Saturday, April 6, 2013

Mercy Sunday - Second Sunday of Easter

In today’s Gospel, John reminds us that Jesus appeared to Mary Magdalene on the morning of His resurrection and later that evening He appeared to the disciples who were huddled in the upper room behind locked doors because they were so afraid. Despite the locked doors, Jesus came and stood in their midst and said to them, “Peace be with you.”

Notice that there is no judgment! There is no condemnation! There is no shaming! Jesus does not shame his disciples for their fear or the fact that all but Saint John abandoned him on the cross.

Instead he announces “Peace.” We can imagine how stunned they were first at seeing the risen Lord and then to hear his message of peace and forgiveness and mercy.

The disciples rejoiced, but they must have been dumbfounded, completely speechless because Jesus repeats himself: “Peace be with you.”

“As the Father has sent me, so I send you.” Then he breathed the Holy Spirit upon them, empowering them to forgive others just as he had forgiven them. Each of us is called to be a forgiver, to be an agent of mercy, an ambassador of Christ, a peacemaker.

Lord, have mercy!

But Thomas the Apostle wasn’t with the others that first Easter. Why wasn’t he with them?

Maybe he thought he got Easter off. One can easily imagine Thomas trying to explain his absence on that first Sunday after the Lord Jesus appeared. Poor Thomas was likely feeling pretty left out.

Seriously, why didn’t he join them? We do not know. Perhaps he was too miserable and depressed. I mean, after all, he believed that the Man Jesus was the Lord, but he had died a gruesome death. And the answer to all his life’s questions now seemed like nonsense.

Now I know that Saint Thomas has been called “doubting Thomas” for centuries, but I am going to ask that we give him a break and forgive him, show him some mercy. Jesus did.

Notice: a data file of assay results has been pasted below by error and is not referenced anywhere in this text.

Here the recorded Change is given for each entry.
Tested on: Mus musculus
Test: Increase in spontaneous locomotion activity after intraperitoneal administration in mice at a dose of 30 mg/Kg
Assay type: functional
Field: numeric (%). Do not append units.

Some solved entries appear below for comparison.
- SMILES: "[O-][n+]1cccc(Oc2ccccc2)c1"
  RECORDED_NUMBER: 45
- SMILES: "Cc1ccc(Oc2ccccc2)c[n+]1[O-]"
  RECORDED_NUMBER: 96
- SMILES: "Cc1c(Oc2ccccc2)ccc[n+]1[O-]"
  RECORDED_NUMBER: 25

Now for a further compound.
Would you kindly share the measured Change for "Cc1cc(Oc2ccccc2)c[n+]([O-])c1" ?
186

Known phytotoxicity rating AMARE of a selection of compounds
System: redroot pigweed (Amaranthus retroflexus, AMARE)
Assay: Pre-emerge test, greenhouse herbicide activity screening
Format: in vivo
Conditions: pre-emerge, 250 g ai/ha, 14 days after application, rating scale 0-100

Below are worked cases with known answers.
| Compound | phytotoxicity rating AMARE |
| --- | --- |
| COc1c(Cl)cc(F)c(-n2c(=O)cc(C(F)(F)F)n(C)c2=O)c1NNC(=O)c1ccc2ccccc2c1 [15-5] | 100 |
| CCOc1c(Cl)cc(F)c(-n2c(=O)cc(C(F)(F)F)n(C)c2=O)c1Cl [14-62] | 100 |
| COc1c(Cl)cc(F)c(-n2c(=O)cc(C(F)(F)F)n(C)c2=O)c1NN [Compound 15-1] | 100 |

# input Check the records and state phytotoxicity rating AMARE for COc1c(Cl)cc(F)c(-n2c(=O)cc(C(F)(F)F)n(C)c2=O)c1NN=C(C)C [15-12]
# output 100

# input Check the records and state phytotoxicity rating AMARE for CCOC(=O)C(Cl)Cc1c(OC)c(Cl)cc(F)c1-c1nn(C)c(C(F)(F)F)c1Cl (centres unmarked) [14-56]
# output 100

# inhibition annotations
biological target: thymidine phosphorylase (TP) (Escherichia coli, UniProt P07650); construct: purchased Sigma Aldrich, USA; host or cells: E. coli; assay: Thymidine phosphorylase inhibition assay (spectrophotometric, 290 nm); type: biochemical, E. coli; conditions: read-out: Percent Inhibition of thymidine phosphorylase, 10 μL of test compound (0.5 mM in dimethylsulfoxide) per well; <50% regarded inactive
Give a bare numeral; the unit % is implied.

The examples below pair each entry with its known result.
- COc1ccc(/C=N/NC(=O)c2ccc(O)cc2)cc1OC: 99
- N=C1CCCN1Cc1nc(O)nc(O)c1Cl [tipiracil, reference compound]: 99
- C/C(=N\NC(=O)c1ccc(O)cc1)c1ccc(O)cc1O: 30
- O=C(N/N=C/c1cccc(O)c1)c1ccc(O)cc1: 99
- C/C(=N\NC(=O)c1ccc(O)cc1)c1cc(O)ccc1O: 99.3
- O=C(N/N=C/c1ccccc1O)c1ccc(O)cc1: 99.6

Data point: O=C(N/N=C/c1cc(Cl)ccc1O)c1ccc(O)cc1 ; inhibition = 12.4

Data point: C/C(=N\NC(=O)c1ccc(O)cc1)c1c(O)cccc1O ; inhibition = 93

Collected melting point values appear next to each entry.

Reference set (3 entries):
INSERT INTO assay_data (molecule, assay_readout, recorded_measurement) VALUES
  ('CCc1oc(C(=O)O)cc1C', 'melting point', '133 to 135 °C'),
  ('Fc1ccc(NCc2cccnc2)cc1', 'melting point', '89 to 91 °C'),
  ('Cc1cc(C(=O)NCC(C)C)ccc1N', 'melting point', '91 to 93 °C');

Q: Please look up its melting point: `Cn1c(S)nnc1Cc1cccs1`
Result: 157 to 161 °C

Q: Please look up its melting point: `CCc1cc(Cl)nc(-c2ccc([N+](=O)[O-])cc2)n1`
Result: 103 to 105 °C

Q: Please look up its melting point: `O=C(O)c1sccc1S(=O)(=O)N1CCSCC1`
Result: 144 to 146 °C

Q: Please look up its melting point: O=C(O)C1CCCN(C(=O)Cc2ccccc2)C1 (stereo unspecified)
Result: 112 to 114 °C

The next Sunday Thomas was with the other apostles when Jesus came, and he said to Thomas: “Peace be with you.”

Thomas knelt before Jesus and declared: “My Lord and my God!”

The mercy of Jesus helps him believe. The Holy Spirit helps him believe.

We should remember Thomas as the Apostle who made such a statement of faith!

Christ, have mercy.

After the resurrection of Jesus, the apostles carried on his work and ministry. People even carried the sick out into the streets so that when Peter came by, at least his shadow might fall on one or another of them.

Isn't this why so many people have flocked to see various popes through history? Whether it was John XXIII, Paul VI, John Paul II or Benedict XVI. 

And we see how many people have fallen in love with Pope Francis. He is out walking the streets of Rome, sharing the mercy of Jesus empowered by the Holy Spirit! 

But it isn't the pope, per se. The pope represents something greater, that connection to Christ, the successor to Simon Peter, successor to the Apostles. For Simon Peter's shadow had healing qualities (Acts 5.15) and Paul's cloak and handkerchief and apron could heal people, (see Acts 19.11-12; 2 Tim. 4.13). But the grace is extended to every believer.

But how are our shadows doing? Is our mere presence a source of God’s mercy and healing balm to those whom we encounter?

Imagine that large number of people from Evansville and other towns were to gather here, bringing their sick and those disturbed by unclean spirits, and they were all cured just by being in our presence? Wouldn’t that be wonderful?!

Yet the promise that today’s liturgy brings– through the readings and the Eucharist – is exactly that.

You and I are called and chosen to be the mercy of Christ to a world desperately seeking mercy. And what’s really sad is that many people are looking for love in all the wrong places and going away even more empty.

But the good news is that you and I get to be the tender mercy of Christ Jesus to a frantic, fearful, fretful, and anxious world. And we begin right here in our parish, among our own family members, and community.

But before we ever say a word, let us pray for the grace of the Holy Spirit to be totally present to them in their need and then when the time comes for words, let us allow the other person to speak first, and listen to their heart, for each one of our neighbors has his or her own story to tell, if we would but listen, tenderly and mercifully with the heart of Christ.

Lord, have mercy.

Pope Francis reminds us: “The first step required to experience mercy is to recognize that we are in need of mercy...” Jesus calls us to mercy.

“If we are not willing to admit our own need for mercy, then we do not know the Lord’s heart, and we will never have the joy of experiencing this mercy! It is not easy to entrust oneself to God’s mercy…but we must!...  Let us ask for the grace of forgiveness, because he never tires of forgiving us.”

Let us ask for mercy” for as the psalmist sings: His mercy endures forever.

On this Mercy Sunday we pray: For the sake of His sorrowful Passion, have mercy on us and on the whole world.

“O my Jesus, forgive us our sins, save us from the fires of hell, LEAD ALL SOULS TO HEAVEN, ESPECIALLY FOR THOSE MOST IN NEED OF YOUR MERCY.”